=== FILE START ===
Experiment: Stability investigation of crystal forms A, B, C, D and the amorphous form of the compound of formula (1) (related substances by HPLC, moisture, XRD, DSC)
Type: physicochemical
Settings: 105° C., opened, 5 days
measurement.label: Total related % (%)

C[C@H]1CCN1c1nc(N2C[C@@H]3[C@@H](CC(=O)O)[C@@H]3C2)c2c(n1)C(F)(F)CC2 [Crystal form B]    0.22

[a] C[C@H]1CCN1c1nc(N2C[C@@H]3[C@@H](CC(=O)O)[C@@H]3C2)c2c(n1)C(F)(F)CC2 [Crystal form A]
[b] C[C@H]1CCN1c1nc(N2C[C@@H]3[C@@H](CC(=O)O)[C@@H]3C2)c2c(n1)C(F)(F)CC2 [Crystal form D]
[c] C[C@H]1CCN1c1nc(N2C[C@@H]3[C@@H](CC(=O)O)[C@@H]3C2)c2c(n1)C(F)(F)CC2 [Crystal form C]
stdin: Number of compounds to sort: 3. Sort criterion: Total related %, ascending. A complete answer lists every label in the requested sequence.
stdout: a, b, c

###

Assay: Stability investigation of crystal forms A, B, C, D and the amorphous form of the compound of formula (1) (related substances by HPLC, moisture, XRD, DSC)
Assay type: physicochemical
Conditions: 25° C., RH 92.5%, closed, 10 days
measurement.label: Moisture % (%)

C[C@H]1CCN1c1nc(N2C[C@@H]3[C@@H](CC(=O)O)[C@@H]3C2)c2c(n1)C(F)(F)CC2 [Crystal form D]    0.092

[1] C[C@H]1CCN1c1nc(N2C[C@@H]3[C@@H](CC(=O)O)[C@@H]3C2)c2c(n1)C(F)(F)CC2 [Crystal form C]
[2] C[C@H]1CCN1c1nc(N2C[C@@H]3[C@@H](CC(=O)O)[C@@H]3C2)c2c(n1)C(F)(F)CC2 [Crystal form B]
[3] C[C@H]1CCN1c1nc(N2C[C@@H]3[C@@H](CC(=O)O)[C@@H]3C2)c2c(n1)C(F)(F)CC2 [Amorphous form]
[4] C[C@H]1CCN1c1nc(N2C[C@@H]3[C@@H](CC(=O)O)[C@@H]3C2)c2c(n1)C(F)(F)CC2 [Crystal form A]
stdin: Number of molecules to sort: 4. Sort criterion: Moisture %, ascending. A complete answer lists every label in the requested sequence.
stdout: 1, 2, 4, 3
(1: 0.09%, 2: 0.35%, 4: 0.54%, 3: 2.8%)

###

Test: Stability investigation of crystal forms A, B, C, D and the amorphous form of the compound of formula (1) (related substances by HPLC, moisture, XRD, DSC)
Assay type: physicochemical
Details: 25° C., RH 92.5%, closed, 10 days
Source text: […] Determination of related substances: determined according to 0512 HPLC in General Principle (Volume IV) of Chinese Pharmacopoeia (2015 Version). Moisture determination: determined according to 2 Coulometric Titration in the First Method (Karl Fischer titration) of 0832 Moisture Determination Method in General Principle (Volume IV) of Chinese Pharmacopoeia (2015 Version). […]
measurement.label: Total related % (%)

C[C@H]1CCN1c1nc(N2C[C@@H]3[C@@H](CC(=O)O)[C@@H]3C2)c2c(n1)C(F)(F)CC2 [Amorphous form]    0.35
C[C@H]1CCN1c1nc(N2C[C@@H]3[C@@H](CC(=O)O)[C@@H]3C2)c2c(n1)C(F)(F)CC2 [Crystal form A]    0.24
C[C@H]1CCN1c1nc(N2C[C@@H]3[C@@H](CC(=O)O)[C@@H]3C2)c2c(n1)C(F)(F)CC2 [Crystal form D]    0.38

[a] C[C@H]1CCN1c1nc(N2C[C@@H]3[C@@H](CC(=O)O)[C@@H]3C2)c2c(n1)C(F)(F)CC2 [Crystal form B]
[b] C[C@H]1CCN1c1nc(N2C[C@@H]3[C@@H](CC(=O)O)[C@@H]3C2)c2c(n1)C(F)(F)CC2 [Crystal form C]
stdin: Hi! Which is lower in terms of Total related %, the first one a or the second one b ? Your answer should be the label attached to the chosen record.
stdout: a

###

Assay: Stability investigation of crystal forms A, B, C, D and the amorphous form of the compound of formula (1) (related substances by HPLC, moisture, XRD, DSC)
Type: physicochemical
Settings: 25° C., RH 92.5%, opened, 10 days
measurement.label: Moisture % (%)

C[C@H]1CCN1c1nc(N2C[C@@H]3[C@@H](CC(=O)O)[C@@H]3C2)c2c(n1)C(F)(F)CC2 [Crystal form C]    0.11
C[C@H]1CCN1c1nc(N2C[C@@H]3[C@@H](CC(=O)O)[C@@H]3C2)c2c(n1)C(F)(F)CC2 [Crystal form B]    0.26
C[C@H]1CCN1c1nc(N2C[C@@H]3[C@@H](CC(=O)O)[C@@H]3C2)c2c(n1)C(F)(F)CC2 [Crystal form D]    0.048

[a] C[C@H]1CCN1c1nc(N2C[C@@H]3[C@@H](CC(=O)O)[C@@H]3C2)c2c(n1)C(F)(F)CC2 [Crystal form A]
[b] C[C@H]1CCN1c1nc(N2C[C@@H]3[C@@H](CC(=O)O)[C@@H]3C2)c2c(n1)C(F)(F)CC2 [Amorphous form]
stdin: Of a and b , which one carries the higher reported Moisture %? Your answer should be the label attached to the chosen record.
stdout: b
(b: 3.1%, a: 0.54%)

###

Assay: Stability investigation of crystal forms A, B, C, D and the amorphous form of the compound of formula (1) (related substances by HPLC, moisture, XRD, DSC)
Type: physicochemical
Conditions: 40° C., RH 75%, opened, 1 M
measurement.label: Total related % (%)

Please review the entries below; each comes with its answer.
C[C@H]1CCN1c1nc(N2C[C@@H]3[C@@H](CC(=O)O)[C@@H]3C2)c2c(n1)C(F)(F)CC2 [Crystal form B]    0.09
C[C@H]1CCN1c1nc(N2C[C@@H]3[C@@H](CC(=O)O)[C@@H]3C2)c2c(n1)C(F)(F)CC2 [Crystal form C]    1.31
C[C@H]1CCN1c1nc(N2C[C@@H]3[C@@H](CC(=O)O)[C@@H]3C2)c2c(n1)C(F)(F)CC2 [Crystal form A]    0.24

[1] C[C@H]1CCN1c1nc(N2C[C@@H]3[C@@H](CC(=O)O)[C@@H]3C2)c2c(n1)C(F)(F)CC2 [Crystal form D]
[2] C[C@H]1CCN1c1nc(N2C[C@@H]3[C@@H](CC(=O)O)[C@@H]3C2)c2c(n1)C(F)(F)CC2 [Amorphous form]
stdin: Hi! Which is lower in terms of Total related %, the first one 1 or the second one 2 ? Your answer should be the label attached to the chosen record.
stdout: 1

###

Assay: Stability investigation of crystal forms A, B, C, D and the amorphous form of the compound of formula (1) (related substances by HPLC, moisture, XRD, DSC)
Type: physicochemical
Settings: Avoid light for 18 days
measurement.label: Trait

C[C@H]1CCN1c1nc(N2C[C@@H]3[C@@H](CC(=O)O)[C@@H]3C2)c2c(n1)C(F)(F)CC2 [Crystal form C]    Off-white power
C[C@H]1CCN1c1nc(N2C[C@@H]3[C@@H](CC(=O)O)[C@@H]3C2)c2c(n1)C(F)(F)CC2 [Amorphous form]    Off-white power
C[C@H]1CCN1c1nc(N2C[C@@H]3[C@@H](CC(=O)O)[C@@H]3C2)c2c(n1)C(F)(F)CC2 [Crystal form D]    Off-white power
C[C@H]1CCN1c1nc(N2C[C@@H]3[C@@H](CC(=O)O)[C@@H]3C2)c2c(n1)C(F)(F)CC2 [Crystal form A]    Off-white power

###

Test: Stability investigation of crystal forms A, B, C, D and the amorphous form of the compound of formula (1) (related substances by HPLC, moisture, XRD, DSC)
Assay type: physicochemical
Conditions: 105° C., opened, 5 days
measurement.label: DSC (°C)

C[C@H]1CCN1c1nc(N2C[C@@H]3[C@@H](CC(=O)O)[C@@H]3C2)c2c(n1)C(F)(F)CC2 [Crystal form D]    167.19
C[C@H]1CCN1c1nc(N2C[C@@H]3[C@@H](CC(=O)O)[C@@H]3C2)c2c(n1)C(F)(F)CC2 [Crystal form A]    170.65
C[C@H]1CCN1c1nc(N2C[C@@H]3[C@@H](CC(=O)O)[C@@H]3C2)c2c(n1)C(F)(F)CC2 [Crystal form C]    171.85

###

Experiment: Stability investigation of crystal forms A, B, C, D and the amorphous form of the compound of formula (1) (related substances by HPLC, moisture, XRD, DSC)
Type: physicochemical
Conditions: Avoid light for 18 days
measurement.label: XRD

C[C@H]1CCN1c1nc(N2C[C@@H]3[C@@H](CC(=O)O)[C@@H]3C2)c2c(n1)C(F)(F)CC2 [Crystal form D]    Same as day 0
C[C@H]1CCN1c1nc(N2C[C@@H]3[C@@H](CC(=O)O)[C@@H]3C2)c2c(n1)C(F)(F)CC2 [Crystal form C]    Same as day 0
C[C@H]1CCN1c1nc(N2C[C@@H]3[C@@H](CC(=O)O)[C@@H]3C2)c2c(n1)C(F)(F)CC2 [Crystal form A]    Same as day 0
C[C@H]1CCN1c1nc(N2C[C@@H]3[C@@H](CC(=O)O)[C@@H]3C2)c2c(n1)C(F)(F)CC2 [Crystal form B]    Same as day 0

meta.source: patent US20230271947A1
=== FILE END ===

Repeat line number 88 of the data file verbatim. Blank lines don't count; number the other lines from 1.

C[C@H]1CCN1c1nc(N2C[C@@H]3[C@@H](CC(=O)O)[C@@H]3C2)c2c(n1)C(F)(F)CC2 [Crystal form B]    Same as day 0